In most cases, an ERP is also the system of record for procurement and order management and order entry. This receipt information is another touch point from ERP to a WMS or WCS. It is “inbound information” about inventory coming into the facility. There is also “outbound information,” which includes sales orders, production orders, and transfer orders, that require the system in a distribution center to pick the inventory and pack/ship it, or in a manufacturing facility, pick the inventory out of the stockroom and deliver it to assembly or the manufacturing floor.
Another important functional requirement to consider is inventory adjustment and deciding which system is the system of record for inventory is key. Some ERP systems can instruct a WMS or WCS to decrement inventory; however, it is more common for the WMS and WCS to be the system of record of where inventory is stored. The ERP system has the aggregate quantity on hand, but the WMS/WCS tracks the inventory at discrete locations and is best-suited for cycle counting, inventory counting, or physical counts.
What are the mechanics of integrating a WMS with ERP?
The basic mechanics of integrating a WMS with an ERP usually include staging tables, webservice, flat files, and other specific methods of integration depending on the ERP (e.g., RFC in SAP or message queues in other systems).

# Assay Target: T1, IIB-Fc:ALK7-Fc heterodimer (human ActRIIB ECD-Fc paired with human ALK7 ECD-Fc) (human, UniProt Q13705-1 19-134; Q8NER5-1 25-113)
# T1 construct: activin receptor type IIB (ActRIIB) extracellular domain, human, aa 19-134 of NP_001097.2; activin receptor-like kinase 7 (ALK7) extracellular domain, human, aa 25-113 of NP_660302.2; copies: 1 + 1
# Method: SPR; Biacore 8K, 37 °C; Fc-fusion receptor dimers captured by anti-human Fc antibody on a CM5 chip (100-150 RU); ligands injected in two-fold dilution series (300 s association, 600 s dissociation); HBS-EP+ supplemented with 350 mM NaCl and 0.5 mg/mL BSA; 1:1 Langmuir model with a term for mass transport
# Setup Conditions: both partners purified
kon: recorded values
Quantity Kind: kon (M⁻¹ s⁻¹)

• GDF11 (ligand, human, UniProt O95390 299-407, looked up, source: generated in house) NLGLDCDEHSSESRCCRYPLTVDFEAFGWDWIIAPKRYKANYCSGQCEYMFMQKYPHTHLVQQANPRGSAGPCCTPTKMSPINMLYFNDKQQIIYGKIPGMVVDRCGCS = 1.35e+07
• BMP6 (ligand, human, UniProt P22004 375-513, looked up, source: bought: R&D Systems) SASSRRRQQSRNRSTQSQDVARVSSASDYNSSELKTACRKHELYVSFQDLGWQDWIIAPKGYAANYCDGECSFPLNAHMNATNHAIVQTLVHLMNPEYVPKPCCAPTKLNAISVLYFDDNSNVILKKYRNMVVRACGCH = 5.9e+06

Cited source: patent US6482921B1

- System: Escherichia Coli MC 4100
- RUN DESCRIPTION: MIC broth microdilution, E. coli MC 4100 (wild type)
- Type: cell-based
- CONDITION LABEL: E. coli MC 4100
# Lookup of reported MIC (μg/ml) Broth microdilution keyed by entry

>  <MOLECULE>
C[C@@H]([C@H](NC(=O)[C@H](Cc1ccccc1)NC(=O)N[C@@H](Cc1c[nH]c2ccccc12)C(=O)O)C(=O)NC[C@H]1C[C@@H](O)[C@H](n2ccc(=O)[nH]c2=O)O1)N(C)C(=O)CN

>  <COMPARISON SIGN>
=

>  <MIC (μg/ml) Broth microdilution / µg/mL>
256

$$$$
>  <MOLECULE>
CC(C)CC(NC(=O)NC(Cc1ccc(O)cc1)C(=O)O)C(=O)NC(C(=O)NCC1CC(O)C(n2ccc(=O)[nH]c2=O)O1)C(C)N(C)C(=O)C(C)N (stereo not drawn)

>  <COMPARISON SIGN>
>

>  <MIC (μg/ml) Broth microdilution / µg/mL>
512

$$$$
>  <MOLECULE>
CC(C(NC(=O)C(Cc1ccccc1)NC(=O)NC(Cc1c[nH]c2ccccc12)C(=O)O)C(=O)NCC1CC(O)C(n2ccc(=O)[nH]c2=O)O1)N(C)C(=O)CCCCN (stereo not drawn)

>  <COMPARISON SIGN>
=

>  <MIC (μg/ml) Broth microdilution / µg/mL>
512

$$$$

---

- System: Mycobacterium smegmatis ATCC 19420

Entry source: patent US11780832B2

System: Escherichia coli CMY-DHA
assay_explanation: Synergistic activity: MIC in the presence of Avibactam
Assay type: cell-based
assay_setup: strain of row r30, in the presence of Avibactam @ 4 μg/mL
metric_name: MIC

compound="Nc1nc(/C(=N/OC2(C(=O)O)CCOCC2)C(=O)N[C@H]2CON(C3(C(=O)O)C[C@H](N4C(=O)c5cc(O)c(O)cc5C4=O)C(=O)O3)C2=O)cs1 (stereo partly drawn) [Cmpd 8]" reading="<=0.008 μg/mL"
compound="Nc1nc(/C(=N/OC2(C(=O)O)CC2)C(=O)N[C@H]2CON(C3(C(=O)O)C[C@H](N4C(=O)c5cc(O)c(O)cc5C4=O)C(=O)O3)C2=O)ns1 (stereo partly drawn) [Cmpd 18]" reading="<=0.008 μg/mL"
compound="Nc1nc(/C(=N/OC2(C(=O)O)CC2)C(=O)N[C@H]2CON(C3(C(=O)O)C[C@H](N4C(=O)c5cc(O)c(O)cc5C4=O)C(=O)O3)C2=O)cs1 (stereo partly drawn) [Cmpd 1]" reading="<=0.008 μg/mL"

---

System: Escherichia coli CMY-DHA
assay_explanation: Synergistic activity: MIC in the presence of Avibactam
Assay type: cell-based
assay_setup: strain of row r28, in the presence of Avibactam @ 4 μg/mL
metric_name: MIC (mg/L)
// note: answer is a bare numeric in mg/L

The term “staging tables” refers to database tables that are shared between an ERP and a WMS or WCS. These tables are either in the ERP database or the WMS or WCS database. They are called staging tables because they are not internal tables that the systems would use to process their own business logic and perform their own functions. Imagine a wall between these staging tables and the rest of the respective system. This imaginary wall, which is actually a gatekeeper requiring validation, ensures that a WMS cannot, for instance, directly update data in an ERP table. Likewise, an ERP cannot directly update data in a WMS table. Instead, all updates require a set of staging tables to protect both sides.